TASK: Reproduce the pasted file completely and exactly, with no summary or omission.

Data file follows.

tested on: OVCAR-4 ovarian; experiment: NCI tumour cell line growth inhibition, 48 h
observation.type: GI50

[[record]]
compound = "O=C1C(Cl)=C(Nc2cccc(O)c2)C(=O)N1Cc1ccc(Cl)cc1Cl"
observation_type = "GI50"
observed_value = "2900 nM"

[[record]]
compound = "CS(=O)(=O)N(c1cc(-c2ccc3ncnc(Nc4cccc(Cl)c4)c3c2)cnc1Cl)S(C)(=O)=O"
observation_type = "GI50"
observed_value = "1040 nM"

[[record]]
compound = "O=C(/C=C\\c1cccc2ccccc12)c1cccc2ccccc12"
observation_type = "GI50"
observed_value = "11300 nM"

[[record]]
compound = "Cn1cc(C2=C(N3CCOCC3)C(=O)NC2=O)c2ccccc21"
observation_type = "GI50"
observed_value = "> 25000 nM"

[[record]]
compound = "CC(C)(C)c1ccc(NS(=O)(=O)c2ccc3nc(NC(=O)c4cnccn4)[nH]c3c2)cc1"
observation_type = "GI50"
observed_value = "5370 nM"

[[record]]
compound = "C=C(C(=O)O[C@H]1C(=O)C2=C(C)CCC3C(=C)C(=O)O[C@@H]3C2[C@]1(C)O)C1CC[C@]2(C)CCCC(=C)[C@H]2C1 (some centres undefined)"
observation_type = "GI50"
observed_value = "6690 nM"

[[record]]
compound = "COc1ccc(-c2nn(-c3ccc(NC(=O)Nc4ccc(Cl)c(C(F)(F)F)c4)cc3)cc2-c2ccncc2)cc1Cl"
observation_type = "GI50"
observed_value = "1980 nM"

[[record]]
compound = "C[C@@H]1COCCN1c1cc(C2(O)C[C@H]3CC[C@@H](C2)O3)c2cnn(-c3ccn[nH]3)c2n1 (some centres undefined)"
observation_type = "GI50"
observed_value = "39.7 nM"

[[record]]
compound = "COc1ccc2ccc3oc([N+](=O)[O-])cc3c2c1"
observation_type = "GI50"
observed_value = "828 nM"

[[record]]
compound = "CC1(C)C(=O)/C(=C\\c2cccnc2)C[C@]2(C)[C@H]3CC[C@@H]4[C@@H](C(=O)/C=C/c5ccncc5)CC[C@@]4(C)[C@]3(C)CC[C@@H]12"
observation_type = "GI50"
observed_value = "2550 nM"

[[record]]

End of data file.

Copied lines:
tested on: OVCAR-4 ovarian; experiment: NCI tumour cell line growth inhibition, 48 h
observation.type: GI50

[[record]]
compound = "O=C1C(Cl)=C(Nc2cccc(O)c2)C(=O)N1Cc1ccc(Cl)cc1Cl"
observation_type = "GI50"
observed_value = "2900 nM"

[[record]]
compound = "CS(=O)(=O)N(c1cc(-c2ccc3ncnc(Nc4cccc(Cl)c4)c3c2)cnc1Cl)S(C)(=O)=O"
observation_type = "GI50"
observed_value = "1040 nM"

[[record]]
compound = "O=C(/C=C\\c1cccc2ccccc12)c1cccc2ccccc12"
observation_type = "GI50"
observed_value = "11300 nM"

[[record]]
compound = "Cn1cc(C2=C(N3CCOCC3)C(=O)NC2=O)c2ccccc21"
observation_type = "GI50"
observed_value = "> 25000 nM"

[[record]]
compound = "CC(C)(C)c1ccc(NS(=O)(=O)c2ccc3nc(NC(=O)c4cnccn4)[nH]c3c2)cc1"
observation_type = "GI50"
observed_value = "5370 nM"

[[record]]
compound = "C=C(C(=O)O[C@H]1C(=O)C2=C(C)CCC3C(=C)C(=O)O[C@@H]3C2[C@]1(C)O)C1CC[C@]2(C)CCCC(=C)[C@H]2C1 (some centres undefined)"
observation_type = "GI50"
observed_value = "6690 nM"

[[record]]
compound = "COc1ccc(-c2nn(-c3ccc(NC(=O)Nc4ccc(Cl)c(C(F)(F)F)c4)cc3)cc2-c2ccncc2)cc1Cl"
observation_type = "GI50"
observed_value = "1980 nM"

[[record]]
compound = "C[C@@H]1COCCN1c1cc(C2(O)C[C@H]3CC[C@@H](C2)O3)c2cnn(-c3ccn[nH]3)c2n1 (some centres undefined)"
observation_type = "GI50"
observed_value = "39.7 nM"

[[record]]
compound = "COc1ccc2ccc3oc([N+](=O)[O-])cc3c2c1"
observation_type = "GI50"
observed_value = "828 nM"

[[record]]
compound = "CC1(C)C(=O)/C(=C\\c2cccnc2)C[C@]2(C)[C@H]3CC[C@@H]4[C@@H](C(=O)/C=C/c5ccncc5)CC[C@@]4(C)[C@]3(C)CC[C@@H]12"
observation_type = "GI50"
observed_value = "2550 nM"

[[record]]